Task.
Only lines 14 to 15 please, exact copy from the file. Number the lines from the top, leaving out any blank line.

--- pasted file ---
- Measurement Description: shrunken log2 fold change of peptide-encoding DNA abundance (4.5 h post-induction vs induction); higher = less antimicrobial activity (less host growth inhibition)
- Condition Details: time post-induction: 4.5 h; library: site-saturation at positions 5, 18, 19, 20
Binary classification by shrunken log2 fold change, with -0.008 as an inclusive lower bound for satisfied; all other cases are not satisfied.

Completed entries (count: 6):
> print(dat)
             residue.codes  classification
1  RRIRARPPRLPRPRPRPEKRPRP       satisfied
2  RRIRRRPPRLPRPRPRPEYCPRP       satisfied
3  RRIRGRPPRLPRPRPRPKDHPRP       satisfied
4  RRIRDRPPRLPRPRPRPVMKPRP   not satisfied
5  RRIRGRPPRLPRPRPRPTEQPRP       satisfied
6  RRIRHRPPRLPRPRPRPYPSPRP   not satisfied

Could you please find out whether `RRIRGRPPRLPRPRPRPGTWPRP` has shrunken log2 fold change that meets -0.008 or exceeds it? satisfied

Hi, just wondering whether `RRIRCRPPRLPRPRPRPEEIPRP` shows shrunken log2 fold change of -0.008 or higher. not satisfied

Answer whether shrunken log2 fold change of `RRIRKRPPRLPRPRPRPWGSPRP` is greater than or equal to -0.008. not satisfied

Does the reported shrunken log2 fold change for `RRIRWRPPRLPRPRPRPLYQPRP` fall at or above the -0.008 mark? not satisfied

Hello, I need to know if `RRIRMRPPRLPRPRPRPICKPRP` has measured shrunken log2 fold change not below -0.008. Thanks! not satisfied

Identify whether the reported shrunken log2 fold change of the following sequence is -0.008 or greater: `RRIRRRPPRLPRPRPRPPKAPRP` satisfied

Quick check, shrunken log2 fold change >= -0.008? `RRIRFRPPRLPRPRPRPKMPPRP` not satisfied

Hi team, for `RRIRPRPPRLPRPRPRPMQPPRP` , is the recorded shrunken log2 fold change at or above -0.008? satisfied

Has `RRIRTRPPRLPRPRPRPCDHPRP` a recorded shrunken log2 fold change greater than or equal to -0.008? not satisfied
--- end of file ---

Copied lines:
Hi, just wondering whether `RRIRCRPPRLPRPRPRPEEIPRP` shows shrunken log2 fold change of -0.008 or higher. not satisfied

Answer whether shrunken log2 fold change of `RRIRKRPPRLPRPRPRPWGSPRP` is greater than or equal to -0.008. not satisfied